image source: library.unh.edu

If we’re talking about historical undergarments, then of course the corset needs a shout out. When corsets were first made, they were actually made out of iron. This then changed to whalebone – and corsets were actually the reason a lot of whales were hunted to extinction.

9. The Early Bra: Because Big Boobs Needed Help!

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Love them or loathe them, there’s no denying that bras are an essential tool in modern life for people who need support. The woman who first felt the need for a bra was Mary Phelps Jacobs, who was blessed in the breast department but would struggle with a corset for revealing fashions of the time. Her solution? The bra!

10. Corset Metal Was Needed For Other Things – So The Bra Was Good News

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As mentioned, corsets were originally constructed from metal, and it actually got to a point during the First World War that the metal was needed for much more important things. This meant more and more people jumped on the opportunity of the new ‘bra’ instead!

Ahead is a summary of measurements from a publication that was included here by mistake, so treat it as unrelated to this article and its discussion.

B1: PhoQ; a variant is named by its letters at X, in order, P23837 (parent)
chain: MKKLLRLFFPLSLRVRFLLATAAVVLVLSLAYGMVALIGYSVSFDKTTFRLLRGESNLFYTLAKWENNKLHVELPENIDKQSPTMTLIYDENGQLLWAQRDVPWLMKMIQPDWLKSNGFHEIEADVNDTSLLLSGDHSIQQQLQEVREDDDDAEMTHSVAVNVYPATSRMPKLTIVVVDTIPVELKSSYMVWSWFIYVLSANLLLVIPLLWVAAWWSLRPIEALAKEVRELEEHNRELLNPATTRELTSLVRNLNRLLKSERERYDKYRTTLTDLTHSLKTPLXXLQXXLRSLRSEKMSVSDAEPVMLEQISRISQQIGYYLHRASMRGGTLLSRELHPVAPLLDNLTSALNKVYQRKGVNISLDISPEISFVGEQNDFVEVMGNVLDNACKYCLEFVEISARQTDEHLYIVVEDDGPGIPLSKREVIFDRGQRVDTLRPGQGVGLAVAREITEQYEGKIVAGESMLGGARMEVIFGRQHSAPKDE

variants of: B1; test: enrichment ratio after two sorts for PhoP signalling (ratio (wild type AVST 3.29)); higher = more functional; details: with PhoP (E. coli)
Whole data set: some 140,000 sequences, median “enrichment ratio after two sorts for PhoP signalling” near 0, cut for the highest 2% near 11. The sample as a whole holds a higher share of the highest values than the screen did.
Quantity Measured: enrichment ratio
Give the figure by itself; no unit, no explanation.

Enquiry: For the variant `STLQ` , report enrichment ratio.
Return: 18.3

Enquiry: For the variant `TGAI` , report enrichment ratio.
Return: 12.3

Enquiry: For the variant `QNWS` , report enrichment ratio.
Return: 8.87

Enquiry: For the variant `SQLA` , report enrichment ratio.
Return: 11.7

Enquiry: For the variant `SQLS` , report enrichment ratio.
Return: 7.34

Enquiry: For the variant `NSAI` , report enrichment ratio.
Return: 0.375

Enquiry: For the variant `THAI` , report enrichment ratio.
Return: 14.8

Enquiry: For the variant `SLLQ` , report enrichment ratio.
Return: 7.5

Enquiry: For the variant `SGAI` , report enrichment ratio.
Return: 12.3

11. Menstrual Belts: Complete With Removable Pad

image source: underpinningsmuseum.com

The menstrual belt was a piece of underwear invented in 1900  with the intention of making that time of the month a little bit easier. The belt would be worn sort of like a harness with a detachable pad made out of wool, that could then be washed and reattached.

12. Sanitary Napkins: It’d Be Messy Otherwise!

image source: americanhistory.si.edu

The menstrual belt, as we know, didn’t stick around – and thank goodness – because it was eventually replaced by the much more comfortable sanitary napkin – which we still have today! The ‘sanitary napkin’ was invented in 1913 and meant you could throw them away after every use.

13. Radioactive Underwear: Your Solution To Problems In The Bedroom

image source: outmagazine.com

Before people realised that radioactive materials are, you know… bad for you, they thought they were beneficial. This meant radioactive underwear was actually a thing – and this glowing underwear was actually marketed as being able to help with issues in the bedroom.

14. Chastity Belts: Behave Yourself

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If radioactive underwear didn’t work out for you, maybe it was enough to swear you out of the bedroom altogether. Enter the chastity belt! Originally it was designed for women (of course) and it was even believed women had to wear them during the Crusades when their husbands were away.

15. Panniers: A Wearable Hoop

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These crazy dress hoops weren’t anything to do with making a woman feel supported or comfortable – they were only about making her dress look as good as possible. These hoops were there to go under the dress and spread it out in a wide arc around the hips.